The Third Variety of Motivation

Motivation is a perennial topic of discussion when it comes to language learning, because so much of what it takes to succeed at the endeavor hinges on a learner keeping their motivation high.  Most of the advice that floats around about the subject attacks from two points: advice on keeping your motivation up day-to-day, and advice on what a learner ought to be bringing to the table when they first start out on the task, the motivation of the big picture.  It’s hard to commit to something that will last you months or years to achieve if there is no real bedrock for why you’re doing it in the first place, and it’s hard to keep up with the day-to-day if you find yourself constantly saying, “Eh, I’ll work on it tomorrow.”  Something that isn’t discussed at length, however, is the motivation that falls between these two extremes.  If the day-to-day could be called short-term motivation, and the reasons for why you’re learning the language provide the long-term motivation, the other time could be called the mid-term motivation.

Mid-term motivation is kinda squirrelly, because it changes depending on where you’re at with learning a language.  A beginner who is still in the stage of wrapping their head around the basic rules and mechanics of their target language has different wants, challenges, and milestones to reach for than someone in the intermediate plateau.  And for that matter, someone just inside the intermediate plateau is going through a different set of problems than someone at the far end of it who’s pushing themselves up toward an advanced, functional level.  These differences can be so extreme to the point where things are operating on an entirely different scale of time.

The beginner, even if they have their expectations properly adjusted, is dealing with things on a much smaller scale than someone more advanced: the milestones they’re reaching for and the measure of progress they have to compare themselves against are smaller things, things that can be conquered in the space of a few weeks to a few months.  In comparison, the people trekking across the intermediate plateau are seeing far less treacherous, hilly terrain, but they’re also operating in the space of a few months to a few years instead.  And the timeline keeps expanding in a certain form.  I might not be at the top of the mountain in Spanish, but I’m also still a learner of English.  It might be my native language, but I still come across new words here and there, and improve at using it the more I read and write.  My improvement path there is in the years to decades range, and probably would be the same even if I was putting as much focused work into improving my English as I was my Spanish right now, which I’m not.

Because of the variation, mid-term motivation by necessity needs to be molded and customized to meet the current stage of a learner, and as such it’s usually only talked about in the broad terms of the different stages of learning.  A beginner should keep this in mind, an intermediate learner that, and in those broad strokes people are left to just sort of flounder around and figure it out for themselves.  For the most part, that makes sense.  If you’ve got a clear goal in mind to keep you going on the grand scale, and the grit to keep going day-to-day, the middle part more or less takes care of itself while you make adjustments the higher up the mountain you climb.  On the other hand, though, it’s easy to get trapped in a mindset you built at an earlier stage and struggle to come to terms with how that mindset doesn’t translate well further along the path.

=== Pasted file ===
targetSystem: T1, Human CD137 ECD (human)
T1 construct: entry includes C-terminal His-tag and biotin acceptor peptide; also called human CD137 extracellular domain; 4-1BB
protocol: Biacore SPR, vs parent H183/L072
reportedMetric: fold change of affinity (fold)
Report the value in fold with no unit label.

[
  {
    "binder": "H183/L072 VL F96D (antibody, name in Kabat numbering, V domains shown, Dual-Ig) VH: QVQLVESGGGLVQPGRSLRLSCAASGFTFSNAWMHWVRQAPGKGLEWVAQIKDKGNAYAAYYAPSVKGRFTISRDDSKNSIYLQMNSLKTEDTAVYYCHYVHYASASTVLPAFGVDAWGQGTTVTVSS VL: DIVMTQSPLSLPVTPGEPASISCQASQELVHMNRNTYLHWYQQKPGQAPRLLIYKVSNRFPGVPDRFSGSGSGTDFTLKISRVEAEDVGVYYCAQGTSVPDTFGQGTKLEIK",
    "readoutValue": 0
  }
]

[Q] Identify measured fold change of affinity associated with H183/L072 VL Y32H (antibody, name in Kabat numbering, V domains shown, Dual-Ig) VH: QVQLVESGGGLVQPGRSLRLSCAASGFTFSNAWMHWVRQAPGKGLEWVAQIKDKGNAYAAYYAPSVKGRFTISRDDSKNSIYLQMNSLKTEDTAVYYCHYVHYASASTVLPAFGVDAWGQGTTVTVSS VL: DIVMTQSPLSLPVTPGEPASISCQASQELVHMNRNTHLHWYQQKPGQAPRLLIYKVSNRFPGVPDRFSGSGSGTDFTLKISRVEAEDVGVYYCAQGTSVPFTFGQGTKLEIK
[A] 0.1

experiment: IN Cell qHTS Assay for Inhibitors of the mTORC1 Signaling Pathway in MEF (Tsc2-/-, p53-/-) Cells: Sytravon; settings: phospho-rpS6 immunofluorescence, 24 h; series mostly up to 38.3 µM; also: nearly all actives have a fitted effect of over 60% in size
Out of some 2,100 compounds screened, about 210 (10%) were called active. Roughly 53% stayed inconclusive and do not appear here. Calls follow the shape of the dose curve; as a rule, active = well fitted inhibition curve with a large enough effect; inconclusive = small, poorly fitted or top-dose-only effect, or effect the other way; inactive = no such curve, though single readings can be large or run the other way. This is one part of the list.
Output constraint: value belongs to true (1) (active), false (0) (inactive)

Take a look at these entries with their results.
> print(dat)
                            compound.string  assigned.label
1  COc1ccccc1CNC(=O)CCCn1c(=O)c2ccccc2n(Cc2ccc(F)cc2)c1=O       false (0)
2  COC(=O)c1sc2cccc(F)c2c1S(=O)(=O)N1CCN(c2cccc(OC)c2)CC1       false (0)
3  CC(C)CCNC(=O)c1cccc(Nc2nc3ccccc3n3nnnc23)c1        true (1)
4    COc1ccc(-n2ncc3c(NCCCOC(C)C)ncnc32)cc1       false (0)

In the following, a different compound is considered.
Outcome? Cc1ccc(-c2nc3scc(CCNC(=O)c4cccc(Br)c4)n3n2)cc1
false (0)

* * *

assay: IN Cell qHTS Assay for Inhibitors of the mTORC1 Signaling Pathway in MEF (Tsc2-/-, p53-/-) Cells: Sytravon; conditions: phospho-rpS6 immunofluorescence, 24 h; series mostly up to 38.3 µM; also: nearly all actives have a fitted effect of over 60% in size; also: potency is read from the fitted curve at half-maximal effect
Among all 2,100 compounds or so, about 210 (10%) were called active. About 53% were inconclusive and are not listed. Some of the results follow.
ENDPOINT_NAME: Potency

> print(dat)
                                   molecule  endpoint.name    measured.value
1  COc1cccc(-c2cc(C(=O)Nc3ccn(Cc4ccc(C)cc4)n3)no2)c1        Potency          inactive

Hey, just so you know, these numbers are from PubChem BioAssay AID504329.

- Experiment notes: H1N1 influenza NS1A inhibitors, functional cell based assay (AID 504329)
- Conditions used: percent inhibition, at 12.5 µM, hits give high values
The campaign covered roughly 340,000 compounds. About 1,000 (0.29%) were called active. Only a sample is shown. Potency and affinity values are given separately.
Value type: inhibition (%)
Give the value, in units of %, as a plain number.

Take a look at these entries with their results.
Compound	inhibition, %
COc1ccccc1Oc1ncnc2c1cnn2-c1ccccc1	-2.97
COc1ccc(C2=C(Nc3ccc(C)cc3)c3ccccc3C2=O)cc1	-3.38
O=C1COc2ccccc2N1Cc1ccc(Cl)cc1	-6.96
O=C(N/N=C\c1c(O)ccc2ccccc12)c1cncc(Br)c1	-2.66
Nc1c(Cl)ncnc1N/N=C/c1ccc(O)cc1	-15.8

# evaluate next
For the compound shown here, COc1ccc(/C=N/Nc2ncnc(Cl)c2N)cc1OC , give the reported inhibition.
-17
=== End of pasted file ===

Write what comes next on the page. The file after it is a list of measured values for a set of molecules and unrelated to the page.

The main reason why the intermediate plateau is a big talking point has a lot more to do with that mental readjustment than it concerns anything inherently special about that stage of learning a new language.  Hitting the plateau doesn’t result in your brain doing something different and forcing you to approach learning from a new angle, there is no big light switch that gets flipped.  Instead, it’s simply that you’ve reached a stage where you know enough to not be constantly surprised anymore, but not enough to really do much, and without that feeling of the former guiding you the way it did at the start, backfilling in enough to where you can do stuff feels a lot like you’re treading water.  It’s normal, it’s common, and the people who have gone through it before know that it isn’t a sign that the learner’s brain has died and refuses to keep working, it’s just the name of the game.  So, they warn people.  Feeling like you’re treading water and not expecting it is a good way to get discouraged.

This framing device has its flaws, outside of just lending importance to different levels of learning where there isn’t any (which is a flaw, I remember talking about wondering if I was in the plateau yet or not, thinking about it as a more concrete step in the process).  For one thing, it breaks learning a language down into discrete chunks, where it’s a far more gradient process than that.  People don’t just suddenly hit the intermediate plateau one day, things just start to level off, and they do so at different rates for different things.  I don’t just mean it in the sense of, like, being at the intermediate plateau for reading, but still a beginner for speaking, or something like that, I mean that you can have a really solid grasp of smalltalk phrases, but still be at a beginner stage for the names of animals.  There are tons of little pockets of blindspots with learning a language like that, and it’s easy to start thinking about things wrong, or worrying about your progress overall if you’re hung up on the idea of monolithic “stages” to learning.